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What Color Is Your Parachute? 2015: A Practical Manual for Job-Hunters and Career-Changers Paperback – August 12, 2014
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"One of the 25 Books that Have Shaped Readers’ Lives."
—Center for the Book, Library of Congress
“. . . one of the first job-hunting books on the market. It is still arguably the best. And it is indisputably the most popular.”
“This is a fantastic tool useful to almost everyone. . . . It’s so darn useful because it is about more than just ‘finding a job.’”
—Kevin Kelly, Cool Tools: A Catalog of Possibilities
“Ideally, everyone should read What Color Is Your Parachute? in the tenth grade and again every year thereafter.”
“What Color Is Your Parachute? is about job-hunting and career-changing, but it’s also about figuring out who you are as a person and what you want out of life.”
About the Author
RICHARD N. BOLLES has led the career development field for more than forty years. A member of Mensa and the Society for Human Resource Management, he has been the keynote speaker at hundreds of conferences. Bolles was trained in chemical engineering at Massachusetts Institute of Technology, and holds a bachelor’s degree cum laude in physics from Harvard University, a master’s in sacred theology from General Theological (Episcopal) Seminary in New York City, and three honorary doctorates. He lives in the San Francisco Bay Area with his wife, Marci.
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About 1/3 of the book is an exercise of finding what color you parachute is, which is basically an exercise to find what you like and eventually help you determine what you really want in life.
The last third of the book is religious and the author prefaces it by saying so and somewhat justifying it. I skipped it and don't penalize the inclusion of the subject.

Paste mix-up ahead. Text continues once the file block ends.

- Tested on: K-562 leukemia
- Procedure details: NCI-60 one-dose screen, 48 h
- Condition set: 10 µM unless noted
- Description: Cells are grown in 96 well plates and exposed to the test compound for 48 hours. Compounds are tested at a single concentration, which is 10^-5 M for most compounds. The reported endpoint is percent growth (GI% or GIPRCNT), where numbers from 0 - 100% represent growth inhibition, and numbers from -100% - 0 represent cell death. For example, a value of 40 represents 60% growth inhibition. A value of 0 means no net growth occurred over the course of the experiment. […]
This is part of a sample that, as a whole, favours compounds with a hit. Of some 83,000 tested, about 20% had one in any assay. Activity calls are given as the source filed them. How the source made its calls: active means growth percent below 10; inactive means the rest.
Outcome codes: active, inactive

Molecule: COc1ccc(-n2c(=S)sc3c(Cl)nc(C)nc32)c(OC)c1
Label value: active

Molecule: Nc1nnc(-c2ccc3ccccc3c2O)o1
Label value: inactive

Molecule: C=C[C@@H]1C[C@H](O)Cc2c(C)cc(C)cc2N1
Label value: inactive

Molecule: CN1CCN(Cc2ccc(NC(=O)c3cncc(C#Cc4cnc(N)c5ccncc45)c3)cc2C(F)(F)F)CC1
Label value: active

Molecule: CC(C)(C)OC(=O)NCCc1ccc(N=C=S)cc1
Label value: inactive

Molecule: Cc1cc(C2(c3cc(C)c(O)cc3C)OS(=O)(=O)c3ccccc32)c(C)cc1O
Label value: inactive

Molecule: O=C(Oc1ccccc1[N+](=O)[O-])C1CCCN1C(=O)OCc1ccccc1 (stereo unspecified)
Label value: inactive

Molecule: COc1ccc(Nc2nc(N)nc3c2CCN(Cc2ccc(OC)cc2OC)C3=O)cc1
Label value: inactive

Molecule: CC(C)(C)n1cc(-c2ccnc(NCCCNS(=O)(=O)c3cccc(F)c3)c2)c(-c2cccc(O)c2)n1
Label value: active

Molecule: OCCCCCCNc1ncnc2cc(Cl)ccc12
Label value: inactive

Overall, I took several tips from the book for my interviews and for negotiating salary. Otherwise the rest is not useful for those in STEM jobs in my opinion, unless you're moving to management, in which case the parachute exercise may help you decide.
The book, I have to say, was a lot different than I expected. It isn’t the usual job-hunting book at all. Yes, it covers the usual topics such as tips for interviewing, and salary negotiation. However, it goes much deeper than that. The bulk of the book has the reader look into herself, in all areas of her life, in order for her to find the skills, wants, and dreams in order to find, not only a job, but the perfect job for her.
Now, I already did someething similar to this before going back to school, but I went ahead and did the exercises for the review. And, I have to say, I got a lot of value out of the process. I think that just going through the steps to “Understand More Fully Who You Are” is worth the price of the book.
The crux of the guide is to help the reader get the opportunity to choose where to work, rather than being dependent on newspaper or online ads, and competing against many others in the workforce. That is why there is such an emphasis in the book of knowing who you are, dealing with any “handicaps” that may stand in your way, and advice on how to change careers. There is also a section for starting a business for those who are so inclined.
The extensive appendex offers information on “finding your mission in life, information specifically for returning veterans, a section on the emotional drain of being out of work, and a list of career coaches for those who want to work with someone personally.
One thing to note: much of the author’s grammar and language is, well to use his term, “unorthodox.” Thus, thankfully, he offers a note of explanation as to why he make the choices he did. I am glad that he included a note on grammar because when I was going through the book, I was a little surprised and annoying. Now, I don’t agree with some of the reasons he chose to take the unorthodox route, but his explanations changed my inital thoughts on the book. :)
If you, or someone you know, is look for a job or looking for a career change, I absolutely recommend this book.